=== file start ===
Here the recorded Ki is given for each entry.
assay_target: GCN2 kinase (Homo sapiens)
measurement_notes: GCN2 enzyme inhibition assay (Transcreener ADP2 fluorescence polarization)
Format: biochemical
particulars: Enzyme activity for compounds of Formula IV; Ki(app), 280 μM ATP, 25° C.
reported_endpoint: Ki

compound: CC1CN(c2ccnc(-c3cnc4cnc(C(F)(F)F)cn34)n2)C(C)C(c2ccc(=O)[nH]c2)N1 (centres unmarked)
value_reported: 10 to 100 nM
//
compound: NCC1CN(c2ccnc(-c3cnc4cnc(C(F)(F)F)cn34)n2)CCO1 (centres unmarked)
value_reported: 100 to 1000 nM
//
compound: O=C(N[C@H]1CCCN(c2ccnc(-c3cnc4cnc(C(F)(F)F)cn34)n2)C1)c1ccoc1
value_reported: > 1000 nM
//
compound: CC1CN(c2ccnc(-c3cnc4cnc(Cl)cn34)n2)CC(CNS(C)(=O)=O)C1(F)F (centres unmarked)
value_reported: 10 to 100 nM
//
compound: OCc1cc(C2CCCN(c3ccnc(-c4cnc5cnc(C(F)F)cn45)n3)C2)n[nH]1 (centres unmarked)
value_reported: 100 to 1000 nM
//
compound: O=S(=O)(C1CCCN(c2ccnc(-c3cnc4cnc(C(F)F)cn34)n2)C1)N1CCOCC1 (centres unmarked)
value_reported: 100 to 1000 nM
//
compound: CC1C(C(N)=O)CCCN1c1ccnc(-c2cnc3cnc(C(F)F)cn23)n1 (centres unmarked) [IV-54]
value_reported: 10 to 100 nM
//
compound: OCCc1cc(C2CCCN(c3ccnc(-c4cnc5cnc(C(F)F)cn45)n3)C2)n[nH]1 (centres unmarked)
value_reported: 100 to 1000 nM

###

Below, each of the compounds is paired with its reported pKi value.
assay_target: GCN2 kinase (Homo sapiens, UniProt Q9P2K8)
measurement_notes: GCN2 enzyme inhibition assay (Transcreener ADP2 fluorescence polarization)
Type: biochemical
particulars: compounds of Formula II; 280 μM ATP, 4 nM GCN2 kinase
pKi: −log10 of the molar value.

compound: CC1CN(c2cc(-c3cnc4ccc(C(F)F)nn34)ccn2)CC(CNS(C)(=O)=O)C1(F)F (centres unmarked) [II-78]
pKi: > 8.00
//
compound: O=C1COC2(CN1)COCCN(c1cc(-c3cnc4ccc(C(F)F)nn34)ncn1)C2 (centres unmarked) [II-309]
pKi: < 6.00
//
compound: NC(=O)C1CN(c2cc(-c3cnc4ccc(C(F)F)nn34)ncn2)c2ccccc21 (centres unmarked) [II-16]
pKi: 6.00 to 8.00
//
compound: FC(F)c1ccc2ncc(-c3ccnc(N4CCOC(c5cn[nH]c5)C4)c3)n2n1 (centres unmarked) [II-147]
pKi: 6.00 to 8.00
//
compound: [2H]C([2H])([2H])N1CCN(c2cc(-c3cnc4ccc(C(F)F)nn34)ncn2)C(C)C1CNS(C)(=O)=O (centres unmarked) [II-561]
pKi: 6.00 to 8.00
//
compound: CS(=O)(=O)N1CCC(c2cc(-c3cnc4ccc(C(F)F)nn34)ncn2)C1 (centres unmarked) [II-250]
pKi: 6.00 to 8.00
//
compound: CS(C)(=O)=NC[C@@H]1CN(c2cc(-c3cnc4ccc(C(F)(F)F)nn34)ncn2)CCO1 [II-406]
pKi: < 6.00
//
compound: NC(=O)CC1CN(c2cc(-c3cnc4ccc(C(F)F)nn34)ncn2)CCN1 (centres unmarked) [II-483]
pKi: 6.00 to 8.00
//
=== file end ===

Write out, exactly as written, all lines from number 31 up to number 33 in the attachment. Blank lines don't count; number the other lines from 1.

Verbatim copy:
Below, each of the compounds is paired with its reported pKi value.
assay_target: GCN2 kinase (Homo sapiens, UniProt Q9P2K8)
measurement_notes: GCN2 enzyme inhibition assay (Transcreener ADP2 fluorescence polarization)